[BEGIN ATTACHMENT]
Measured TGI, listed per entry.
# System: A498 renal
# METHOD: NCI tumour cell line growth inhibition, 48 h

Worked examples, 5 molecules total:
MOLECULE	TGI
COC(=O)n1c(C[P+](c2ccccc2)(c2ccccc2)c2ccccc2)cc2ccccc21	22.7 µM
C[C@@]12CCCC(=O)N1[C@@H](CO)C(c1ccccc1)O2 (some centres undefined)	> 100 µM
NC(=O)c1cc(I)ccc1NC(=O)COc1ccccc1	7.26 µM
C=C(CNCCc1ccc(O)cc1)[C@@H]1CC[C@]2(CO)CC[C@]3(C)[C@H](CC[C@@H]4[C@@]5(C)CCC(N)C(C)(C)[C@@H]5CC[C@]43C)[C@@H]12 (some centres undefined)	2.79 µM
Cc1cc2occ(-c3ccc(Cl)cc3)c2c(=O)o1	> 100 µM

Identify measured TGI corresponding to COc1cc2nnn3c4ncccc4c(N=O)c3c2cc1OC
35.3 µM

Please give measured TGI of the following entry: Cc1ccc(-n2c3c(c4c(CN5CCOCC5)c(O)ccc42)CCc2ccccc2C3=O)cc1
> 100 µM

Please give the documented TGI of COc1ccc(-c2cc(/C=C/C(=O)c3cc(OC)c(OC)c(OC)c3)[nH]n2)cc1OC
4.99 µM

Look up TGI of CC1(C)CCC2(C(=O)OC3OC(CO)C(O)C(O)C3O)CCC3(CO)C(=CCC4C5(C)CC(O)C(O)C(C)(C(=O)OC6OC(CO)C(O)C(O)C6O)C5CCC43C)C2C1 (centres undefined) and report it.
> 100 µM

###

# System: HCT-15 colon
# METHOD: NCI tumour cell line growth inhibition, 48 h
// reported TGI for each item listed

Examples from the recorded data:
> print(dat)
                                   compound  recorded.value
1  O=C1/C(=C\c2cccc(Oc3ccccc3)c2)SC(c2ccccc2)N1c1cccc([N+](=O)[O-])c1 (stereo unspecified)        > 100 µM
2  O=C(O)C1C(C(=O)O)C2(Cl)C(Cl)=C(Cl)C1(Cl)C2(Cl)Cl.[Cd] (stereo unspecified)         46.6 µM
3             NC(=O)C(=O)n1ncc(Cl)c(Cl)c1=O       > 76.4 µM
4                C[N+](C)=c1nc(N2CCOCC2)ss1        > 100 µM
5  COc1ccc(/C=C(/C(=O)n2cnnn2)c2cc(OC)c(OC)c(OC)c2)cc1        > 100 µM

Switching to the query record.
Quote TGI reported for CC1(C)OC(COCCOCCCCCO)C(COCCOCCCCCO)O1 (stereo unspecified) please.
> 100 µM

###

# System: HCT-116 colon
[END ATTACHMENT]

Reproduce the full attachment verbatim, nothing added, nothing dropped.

Measured TGI, listed per entry.
# System: A498 renal
# METHOD: NCI tumour cell line growth inhibition, 48 h

Worked examples, 5 molecules total:
MOLECULE	TGI
COC(=O)n1c(C[P+](c2ccccc2)(c2ccccc2)c2ccccc2)cc2ccccc21	22.7 µM
C[C@@]12CCCC(=O)N1[C@@H](CO)C(c1ccccc1)O2 (some centres undefined)	> 100 µM
NC(=O)c1cc(I)ccc1NC(=O)COc1ccccc1	7.26 µM
C=C(CNCCc1ccc(O)cc1)[C@@H]1CC[C@]2(CO)CC[C@]3(C)[C@H](CC[C@@H]4[C@@]5(C)CCC(N)C(C)(C)[C@@H]5CC[C@]43C)[C@@H]12 (some centres undefined)	2.79 µM
Cc1cc2occ(-c3ccc(Cl)cc3)c2c(=O)o1	> 100 µM

Identify measured TGI corresponding to COc1cc2nnn3c4ncccc4c(N=O)c3c2cc1OC
35.3 µM

Please give measured TGI of the following entry: Cc1ccc(-n2c3c(c4c(CN5CCOCC5)c(O)ccc42)CCc2ccccc2C3=O)cc1
> 100 µM

Please give the documented TGI of COc1ccc(-c2cc(/C=C/C(=O)c3cc(OC)c(OC)c(OC)c3)[nH]n2)cc1OC
4.99 µM

Look up TGI of CC1(C)CCC2(C(=O)OC3OC(CO)C(O)C(O)C3O)CCC3(CO)C(=CCC4C5(C)CC(O)C(O)C(C)(C(=O)OC6OC(CO)C(O)C(O)C6O)C5CCC43C)C2C1 (centres undefined) and report it.
> 100 µM

###

# System: HCT-15 colon
# METHOD: NCI tumour cell line growth inhibition, 48 h
// reported TGI for each item listed

Examples from the recorded data:
> print(dat)
                                   compound  recorded.value
1  O=C1/C(=C\c2cccc(Oc3ccccc3)c2)SC(c2ccccc2)N1c1cccc([N+](=O)[O-])c1 (stereo unspecified)        > 100 µM
2  O=C(O)C1C(C(=O)O)C2(Cl)C(Cl)=C(Cl)C1(Cl)C2(Cl)Cl.[Cd] (stereo unspecified)         46.6 µM
3             NC(=O)C(=O)n1ncc(Cl)c(Cl)c1=O       > 76.4 µM
4                C[N+](C)=c1nc(N2CCOCC2)ss1        > 100 µM
5  COc1ccc(/C=C(/C(=O)n2cnnn2)c2cc(OC)c(OC)c(OC)c2)cc1        > 100 µM

Switching to the query record.
Quote TGI reported for CC1(C)OC(COCCOCCCCCO)C(COCCOCCCCCO)O1 (stereo unspecified) please.
> 100 µM

###

# System: HCT-116 colon